I’m currently sitting in a Delta lounge at JFK airport with Kevin. We don’t board our flight for another 3 1/2 hours. In the meantime I’ll eat free food and drink free wine. Not a bad gig, if you can get it.
As a certified “homebody” I will tell you that some days I only make it as far as my mailbox. And that’s just fine with me. This business of going over the ocean has me a bit rattled.
Here are my current “what if’s:”
* What if my body just can’t handle the time difference and I fall asleep for the night at 2:00 tomorrow afternoon, no matter where I am?
* What if I don’t fit into the group with which I’ll be traveling? (This is a business trip for Kevin.) Will I do something untoward and humiliate my husband in front of his peers?
* The cliffs of Ireland look beautiful, but treacherous. What are the odds I’ll trip and fall and meet my demise? (Granted, this part of the trip is still a week away, I have plenty of time to worry about that later.)
* Are my bunions going to be an issue? I’m not used to wearing “shoes.” Are people with bunions even allowed into Ireland?
I know, such dumb things to fret over. I should, instead, be so grateful for this wonderful experience. It’s just that right now I’m a little concerned about my sleep (or lack thereof), my fitting-in-ness and my bunions.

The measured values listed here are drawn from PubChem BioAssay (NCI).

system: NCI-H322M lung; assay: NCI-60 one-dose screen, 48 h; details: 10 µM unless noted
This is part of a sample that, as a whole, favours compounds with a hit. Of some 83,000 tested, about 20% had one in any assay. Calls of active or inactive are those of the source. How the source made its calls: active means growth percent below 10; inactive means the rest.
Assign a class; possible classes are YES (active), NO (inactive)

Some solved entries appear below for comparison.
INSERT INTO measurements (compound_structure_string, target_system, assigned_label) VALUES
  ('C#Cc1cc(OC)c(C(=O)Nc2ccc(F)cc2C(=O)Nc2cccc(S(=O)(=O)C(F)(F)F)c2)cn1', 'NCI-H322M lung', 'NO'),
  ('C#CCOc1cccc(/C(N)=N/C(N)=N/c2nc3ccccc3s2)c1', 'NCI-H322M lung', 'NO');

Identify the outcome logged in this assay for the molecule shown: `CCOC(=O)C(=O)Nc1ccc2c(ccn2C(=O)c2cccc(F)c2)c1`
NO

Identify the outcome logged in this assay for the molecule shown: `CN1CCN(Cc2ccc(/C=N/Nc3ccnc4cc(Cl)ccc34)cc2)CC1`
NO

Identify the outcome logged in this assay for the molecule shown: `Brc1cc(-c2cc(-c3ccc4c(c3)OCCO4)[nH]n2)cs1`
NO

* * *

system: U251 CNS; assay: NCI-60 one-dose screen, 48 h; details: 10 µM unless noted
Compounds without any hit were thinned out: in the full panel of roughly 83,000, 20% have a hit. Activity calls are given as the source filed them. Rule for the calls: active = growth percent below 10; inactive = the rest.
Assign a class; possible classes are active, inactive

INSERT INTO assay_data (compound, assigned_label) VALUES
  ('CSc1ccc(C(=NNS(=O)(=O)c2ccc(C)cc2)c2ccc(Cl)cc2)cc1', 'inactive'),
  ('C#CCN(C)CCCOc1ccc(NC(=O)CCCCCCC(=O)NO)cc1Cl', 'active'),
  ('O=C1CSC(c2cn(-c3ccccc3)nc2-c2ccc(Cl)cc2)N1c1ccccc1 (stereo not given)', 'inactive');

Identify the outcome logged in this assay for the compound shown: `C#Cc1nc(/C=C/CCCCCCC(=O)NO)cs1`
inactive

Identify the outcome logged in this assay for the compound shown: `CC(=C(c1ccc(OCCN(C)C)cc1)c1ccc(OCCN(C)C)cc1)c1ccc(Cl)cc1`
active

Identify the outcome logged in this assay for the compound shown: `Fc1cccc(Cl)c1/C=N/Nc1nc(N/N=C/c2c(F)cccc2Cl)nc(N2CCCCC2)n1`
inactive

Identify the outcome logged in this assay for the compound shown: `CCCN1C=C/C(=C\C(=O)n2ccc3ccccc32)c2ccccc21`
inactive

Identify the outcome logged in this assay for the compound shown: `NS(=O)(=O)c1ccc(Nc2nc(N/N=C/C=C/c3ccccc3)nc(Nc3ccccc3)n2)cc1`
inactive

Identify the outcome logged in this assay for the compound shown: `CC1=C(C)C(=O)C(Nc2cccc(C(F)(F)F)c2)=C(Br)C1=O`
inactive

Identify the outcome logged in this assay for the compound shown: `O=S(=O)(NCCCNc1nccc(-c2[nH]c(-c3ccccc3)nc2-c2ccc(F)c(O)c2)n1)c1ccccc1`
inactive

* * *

I’m going to sincerely try to practice being more grateful. And less neurotic. Right now I’m about 50/50. Let’s see if with God’s help, and perhaps the help of some Irish folk, I can’t improve that quite a bit over the next several days.
Beautifully crafted word pictures are some of my favorite things. Another of my favorite things are music notes on a page. I guess that’s my second language. If you smash the two together, you may come up with . . .
Hymns. I know, how terribly old-fashioned of me.
Don’t get me wrong, I do love praise & worship music, too. And I get the whole idea that it is the genre that seems to draw more people into church. And I get that it also, with its easy words and its few words, makes for easily singing these songs with eyes closed. Somehow that seems to have translated into “better worshiping” than singing from a hymnal.
I’ve listened the last couple of mornings to some old hymns and their beautiful words have caused me to close my eyes.
Here’s today’s “hit” – Be Thou My Vision, written in 6th century Ireland! Thank you, Eleanor Hull, for translating it to English in 1912.
Shortly after midnight in the wee hours of August 22, 1987, our trusty springer spaniel, Gunther, needed the rest room facilities, and so I got my very largely pregnant self out of bed and tended to my pup. As I returned to bed, I felt the first of the contractions that would eventually lead Kevin and me to welcoming our first baby into the world, our Maria. Because I write everything down and basically am a bit OCD, I kept track of these contractions on a notepad that I had next to my bed. This went on for several hours, me sort of dozing in between contractions. Kevin snoozed peacefully beside me, Gunther at our feet. Just one big happy bunch of deep breathers. After several hours of this “labor,” I had an incredible thought . . .
“Is this it?!?! This isn’t so bad. What on earth were all those other women complaining about? Labor hurts? Not for me! Slight squeezes maybe, but intense pain?? Hardly!! Maybe I’ll be that one miracle woman who births babies with nary a twinge of discomfort. I’ll show the world what I’m made of!!” I practically heard trumpets sounding from the heavens and saw the headline of the Star & Tribune that next day announcing, “Miracle Woman gives birth with NO PAIN!”
Then my water broke.